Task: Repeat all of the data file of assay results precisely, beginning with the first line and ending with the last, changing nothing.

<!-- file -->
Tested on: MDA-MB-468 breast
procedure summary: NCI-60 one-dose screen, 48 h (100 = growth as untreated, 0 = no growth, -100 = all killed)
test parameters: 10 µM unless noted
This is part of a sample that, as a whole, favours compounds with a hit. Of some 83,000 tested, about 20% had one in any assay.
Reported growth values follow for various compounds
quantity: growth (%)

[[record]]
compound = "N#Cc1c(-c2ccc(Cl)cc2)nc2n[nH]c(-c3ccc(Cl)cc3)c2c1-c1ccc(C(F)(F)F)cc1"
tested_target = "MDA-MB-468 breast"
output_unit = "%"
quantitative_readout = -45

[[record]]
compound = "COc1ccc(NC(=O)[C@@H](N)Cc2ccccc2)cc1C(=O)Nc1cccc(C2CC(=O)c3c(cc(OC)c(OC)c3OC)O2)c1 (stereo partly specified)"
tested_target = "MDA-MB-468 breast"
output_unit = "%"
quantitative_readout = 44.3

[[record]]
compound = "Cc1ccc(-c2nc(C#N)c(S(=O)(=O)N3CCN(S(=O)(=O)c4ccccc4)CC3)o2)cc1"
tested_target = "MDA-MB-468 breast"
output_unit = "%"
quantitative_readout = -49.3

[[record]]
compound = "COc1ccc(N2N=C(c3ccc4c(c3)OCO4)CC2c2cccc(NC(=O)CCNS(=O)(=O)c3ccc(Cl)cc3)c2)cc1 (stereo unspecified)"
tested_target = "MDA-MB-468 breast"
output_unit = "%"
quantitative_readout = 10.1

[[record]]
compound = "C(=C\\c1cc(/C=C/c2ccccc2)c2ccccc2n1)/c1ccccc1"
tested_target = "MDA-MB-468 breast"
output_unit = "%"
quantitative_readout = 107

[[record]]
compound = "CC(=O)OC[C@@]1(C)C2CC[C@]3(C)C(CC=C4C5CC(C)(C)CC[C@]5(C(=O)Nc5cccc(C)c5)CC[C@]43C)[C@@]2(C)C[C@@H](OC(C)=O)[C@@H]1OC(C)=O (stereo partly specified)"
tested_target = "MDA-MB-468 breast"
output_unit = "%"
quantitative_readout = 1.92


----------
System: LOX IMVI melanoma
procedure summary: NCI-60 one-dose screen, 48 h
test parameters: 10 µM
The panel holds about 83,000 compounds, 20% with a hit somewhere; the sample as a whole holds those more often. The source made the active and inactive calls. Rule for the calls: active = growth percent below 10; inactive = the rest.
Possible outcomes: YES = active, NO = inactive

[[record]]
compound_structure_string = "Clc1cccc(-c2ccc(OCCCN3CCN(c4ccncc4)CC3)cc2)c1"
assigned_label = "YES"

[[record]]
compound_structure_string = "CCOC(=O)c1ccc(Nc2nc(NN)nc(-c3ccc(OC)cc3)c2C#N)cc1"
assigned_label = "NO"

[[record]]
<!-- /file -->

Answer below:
Tested on: MDA-MB-468 breast
procedure summary: NCI-60 one-dose screen, 48 h (100 = growth as untreated, 0 = no growth, -100 = all killed)
test parameters: 10 µM unless noted
This is part of a sample that, as a whole, favours compounds with a hit. Of some 83,000 tested, about 20% had one in any assay.
Reported growth values follow for various compounds
quantity: growth (%)

[[record]]
compound = "N#Cc1c(-c2ccc(Cl)cc2)nc2n[nH]c(-c3ccc(Cl)cc3)c2c1-c1ccc(C(F)(F)F)cc1"
tested_target = "MDA-MB-468 breast"
output_unit = "%"
quantitative_readout = -45

[[record]]
compound = "COc1ccc(NC(=O)[C@@H](N)Cc2ccccc2)cc1C(=O)Nc1cccc(C2CC(=O)c3c(cc(OC)c(OC)c3OC)O2)c1 (stereo partly specified)"
tested_target = "MDA-MB-468 breast"
output_unit = "%"
quantitative_readout = 44.3

[[record]]
compound = "Cc1ccc(-c2nc(C#N)c(S(=O)(=O)N3CCN(S(=O)(=O)c4ccccc4)CC3)o2)cc1"
tested_target = "MDA-MB-468 breast"
output_unit = "%"
quantitative_readout = -49.3

[[record]]
compound = "COc1ccc(N2N=C(c3ccc4c(c3)OCO4)CC2c2cccc(NC(=O)CCNS(=O)(=O)c3ccc(Cl)cc3)c2)cc1 (stereo unspecified)"
tested_target = "MDA-MB-468 breast"
output_unit = "%"
quantitative_readout = 10.1

[[record]]
compound = "C(=C\\c1cc(/C=C/c2ccccc2)c2ccccc2n1)/c1ccccc1"
tested_target = "MDA-MB-468 breast"
output_unit = "%"
quantitative_readout = 107

[[record]]
compound = "CC(=O)OC[C@@]1(C)C2CC[C@]3(C)C(CC=C4C5CC(C)(C)CC[C@]5(C(=O)Nc5cccc(C)c5)CC[C@]43C)[C@@]2(C)C[C@@H](OC(C)=O)[C@@H]1OC(C)=O (stereo partly specified)"
tested_target = "MDA-MB-468 breast"
output_unit = "%"
quantitative_readout = 1.92


----------
System: LOX IMVI melanoma
procedure summary: NCI-60 one-dose screen, 48 h
test parameters: 10 µM
The panel holds about 83,000 compounds, 20% with a hit somewhere; the sample as a whole holds those more often. The source made the active and inactive calls. Rule for the calls: active = growth percent below 10; inactive = the rest.
Possible outcomes: YES = active, NO = inactive

[[record]]
compound_structure_string = "Clc1cccc(-c2ccc(OCCCN3CCN(c4ccncc4)CC3)cc2)c1"
assigned_label = "YES"

[[record]]
compound_structure_string = "CCOC(=O)c1ccc(Nc2nc(NN)nc(-c3ccc(OC)cc3)c2C#N)cc1"
assigned_label = "NO"

[[record]]